Looking at the photos of the baguettes after they have been scored, a couple of things come to mind that may help. It looks as if you are using a knife -- get a lame. Score the bread with your arm, hand, and lame almost parallel to the loaf and cut slighlty under the surface creating a slight lip which will result in beautiful grigne.

I think it is great that you are going to so much effort for your bread. The journey to good bread is truly rewarding. Hope this helps without being too long-winded or smarty-pantsish. I just wanted to share.

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Thank you all for the replies!

Boulak = great reply!

I dont have a good ciabatta recipe here - and in this kitchen it is near impossible to execute without working 20 hours a day!

What I do now...

I autolyze and let the dough rest approx. 40 minutes. Add the salt and this begins the bulk ferment time.

I fold every hour in bulk ferment - total of three folds - i then pre shape - let rest 30 min - then I shape and let rest as long as possible - about 30 min. - then i bake. tomorrow i will try to cool the loaves out of the oven - i have noticed that the next day, the crust is chewy and not crunchy, like some have mentioned - i want CRUNCHY!!!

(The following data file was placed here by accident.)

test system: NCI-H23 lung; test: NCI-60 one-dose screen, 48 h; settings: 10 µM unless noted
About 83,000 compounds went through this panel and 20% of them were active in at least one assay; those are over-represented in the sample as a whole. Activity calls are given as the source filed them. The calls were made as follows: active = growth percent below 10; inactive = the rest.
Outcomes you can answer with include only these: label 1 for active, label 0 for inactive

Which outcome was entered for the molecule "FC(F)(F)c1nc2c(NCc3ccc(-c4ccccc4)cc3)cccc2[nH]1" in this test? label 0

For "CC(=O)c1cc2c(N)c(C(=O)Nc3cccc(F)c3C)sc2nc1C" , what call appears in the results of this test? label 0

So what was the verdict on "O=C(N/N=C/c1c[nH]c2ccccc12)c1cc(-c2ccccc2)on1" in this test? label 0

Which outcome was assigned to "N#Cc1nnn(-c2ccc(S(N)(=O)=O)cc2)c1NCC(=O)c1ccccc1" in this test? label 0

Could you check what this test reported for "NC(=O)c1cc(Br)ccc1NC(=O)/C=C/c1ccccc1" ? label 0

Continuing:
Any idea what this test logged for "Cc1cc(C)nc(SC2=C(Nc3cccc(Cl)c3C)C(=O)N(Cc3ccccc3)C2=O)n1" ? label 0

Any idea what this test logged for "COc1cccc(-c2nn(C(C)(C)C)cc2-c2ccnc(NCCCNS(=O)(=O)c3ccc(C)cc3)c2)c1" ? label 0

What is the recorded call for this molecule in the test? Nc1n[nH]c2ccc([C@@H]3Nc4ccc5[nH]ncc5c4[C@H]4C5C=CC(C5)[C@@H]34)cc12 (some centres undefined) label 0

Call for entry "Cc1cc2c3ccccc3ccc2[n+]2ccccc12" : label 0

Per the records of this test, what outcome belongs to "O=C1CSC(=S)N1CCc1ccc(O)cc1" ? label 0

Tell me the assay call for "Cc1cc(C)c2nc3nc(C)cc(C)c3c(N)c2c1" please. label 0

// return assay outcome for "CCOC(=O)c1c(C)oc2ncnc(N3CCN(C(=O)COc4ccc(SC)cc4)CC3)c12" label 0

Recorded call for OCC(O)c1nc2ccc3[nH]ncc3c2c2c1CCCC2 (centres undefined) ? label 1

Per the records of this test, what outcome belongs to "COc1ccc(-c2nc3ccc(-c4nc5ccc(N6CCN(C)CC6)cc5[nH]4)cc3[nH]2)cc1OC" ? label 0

Thanks again!

Ore

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For a crunchy crust, try venting the oven once the color on the bread is set and then finishing the bread in the oven with the door cracked.

This should aid in driving the water out of the bread and render a crispy crust. There is so much water in Ciabatta that the baking time can be considerable. What temperature is the oven? Is it a forced air oven?

What kind of climate do you live in?

What is the humidity and/or storage conditions of the bread once it is baked? It can be difficult to maintain the integrity of lean dough breads for more than a day.

A lot of Ciabatta recipes are folded every 45 minutes for three turns and then divided after one hour for a bulk fermentation of 3 hr. and 15 min. No pre-shape is necessary, and the final proof is 50 - 60 minutes.

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Ore, they sure look good to me. It looks like everyone has gotten you streightened out, hope you kept notes on what you did right and what you did wrong, my big problem. Anyway congrats brother they look like you want to crawl in the screen and grab a hunk.

Polack